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Re: Religion's Role in the Troubles in the Middle East

Postby Mad Man P » Fri Mar 13, 2009 1:24 am

I'm having serious truble judging this one...

Xun was a pro.. and if I were to judge on form rather than content I would peg Xun as the winner... but I won't judge on form.. I'll be judgeing on content. And from what I can tell the debaters were putting down their beliefs and not just fancy rhetoric, so i don't believe i was expected to judge on form, in the first place, but rather the strength of the arguments, the reasons for why these beliefs are held (or ought to be held).

I think Dorky had good insight into the religion of islam, which I am personally very familar with, and that he would have done well to go into more detail about what a belief in islam entails. Many of the arguments he puts forward i found that I could easily have put forward myself... yet at the same time I found myself agreeing with nearly everything Xunzian was saying as well... How can this be?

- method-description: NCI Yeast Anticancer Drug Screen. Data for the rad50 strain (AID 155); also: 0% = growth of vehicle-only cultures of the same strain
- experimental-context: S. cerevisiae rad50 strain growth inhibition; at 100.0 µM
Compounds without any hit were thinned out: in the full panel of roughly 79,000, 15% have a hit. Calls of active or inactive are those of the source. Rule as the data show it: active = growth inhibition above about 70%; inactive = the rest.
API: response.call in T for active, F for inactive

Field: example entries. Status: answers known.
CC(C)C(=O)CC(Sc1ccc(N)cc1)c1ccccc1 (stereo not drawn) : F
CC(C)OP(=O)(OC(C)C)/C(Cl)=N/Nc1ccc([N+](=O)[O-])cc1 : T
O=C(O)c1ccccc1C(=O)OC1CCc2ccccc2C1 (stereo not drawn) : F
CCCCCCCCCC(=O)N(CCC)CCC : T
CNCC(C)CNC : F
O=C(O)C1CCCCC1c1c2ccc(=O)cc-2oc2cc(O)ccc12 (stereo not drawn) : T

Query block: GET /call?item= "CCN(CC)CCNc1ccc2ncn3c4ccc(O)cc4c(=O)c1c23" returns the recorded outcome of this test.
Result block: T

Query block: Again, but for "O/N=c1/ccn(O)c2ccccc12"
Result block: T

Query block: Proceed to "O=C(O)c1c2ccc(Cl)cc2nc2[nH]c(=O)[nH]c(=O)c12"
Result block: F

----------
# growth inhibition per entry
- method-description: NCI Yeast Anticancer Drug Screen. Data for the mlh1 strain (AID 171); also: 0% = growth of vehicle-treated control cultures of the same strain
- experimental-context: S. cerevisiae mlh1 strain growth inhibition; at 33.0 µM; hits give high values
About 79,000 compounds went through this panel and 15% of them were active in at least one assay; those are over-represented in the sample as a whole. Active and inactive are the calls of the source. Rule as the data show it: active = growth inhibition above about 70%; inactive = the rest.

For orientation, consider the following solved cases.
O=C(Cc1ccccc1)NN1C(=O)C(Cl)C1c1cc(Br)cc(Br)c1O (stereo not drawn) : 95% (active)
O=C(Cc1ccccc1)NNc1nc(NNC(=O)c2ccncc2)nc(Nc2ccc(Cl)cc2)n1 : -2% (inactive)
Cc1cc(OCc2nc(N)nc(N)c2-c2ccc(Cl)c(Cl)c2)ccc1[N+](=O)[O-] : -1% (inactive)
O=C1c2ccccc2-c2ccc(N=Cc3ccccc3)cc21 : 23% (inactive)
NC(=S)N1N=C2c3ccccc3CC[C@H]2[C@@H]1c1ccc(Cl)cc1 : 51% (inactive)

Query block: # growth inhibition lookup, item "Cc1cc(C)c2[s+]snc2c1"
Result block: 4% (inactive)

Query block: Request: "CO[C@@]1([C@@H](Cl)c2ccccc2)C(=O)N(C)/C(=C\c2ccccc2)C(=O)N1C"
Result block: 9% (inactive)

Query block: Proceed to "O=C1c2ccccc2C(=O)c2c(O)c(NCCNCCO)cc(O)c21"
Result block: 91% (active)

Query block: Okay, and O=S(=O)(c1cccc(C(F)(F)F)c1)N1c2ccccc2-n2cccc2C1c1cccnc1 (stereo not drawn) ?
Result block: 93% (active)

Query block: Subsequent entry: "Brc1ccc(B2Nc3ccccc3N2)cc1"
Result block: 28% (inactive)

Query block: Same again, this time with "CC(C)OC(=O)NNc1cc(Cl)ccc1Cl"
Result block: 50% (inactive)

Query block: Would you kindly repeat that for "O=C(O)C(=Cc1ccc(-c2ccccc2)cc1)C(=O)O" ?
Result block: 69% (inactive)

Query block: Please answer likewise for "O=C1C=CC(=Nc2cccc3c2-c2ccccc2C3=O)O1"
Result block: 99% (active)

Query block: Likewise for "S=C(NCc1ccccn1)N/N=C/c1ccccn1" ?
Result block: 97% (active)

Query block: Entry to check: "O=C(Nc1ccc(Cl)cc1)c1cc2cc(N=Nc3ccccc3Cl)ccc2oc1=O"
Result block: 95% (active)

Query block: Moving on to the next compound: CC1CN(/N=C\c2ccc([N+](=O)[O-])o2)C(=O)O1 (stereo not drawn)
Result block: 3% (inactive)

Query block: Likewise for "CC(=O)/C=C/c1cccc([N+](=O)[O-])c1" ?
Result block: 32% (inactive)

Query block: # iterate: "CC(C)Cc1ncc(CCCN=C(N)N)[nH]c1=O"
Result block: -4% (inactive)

I actually find myself capable of being in nearly perfect agreement with both debaters... so how to judge? it seems either I utterly missed the point, or that something was overlooked in this debate.

I think i would have liked to have the term "religion" defined more clearly.. it seems to me that the "religion" that xunzian was claiming has no role, was not the "religion" that Dorky was blaming. Dorky is absolutely right when he says that islam is "more than a religion. It is a geopolitical project, a system of government, and a political ideology."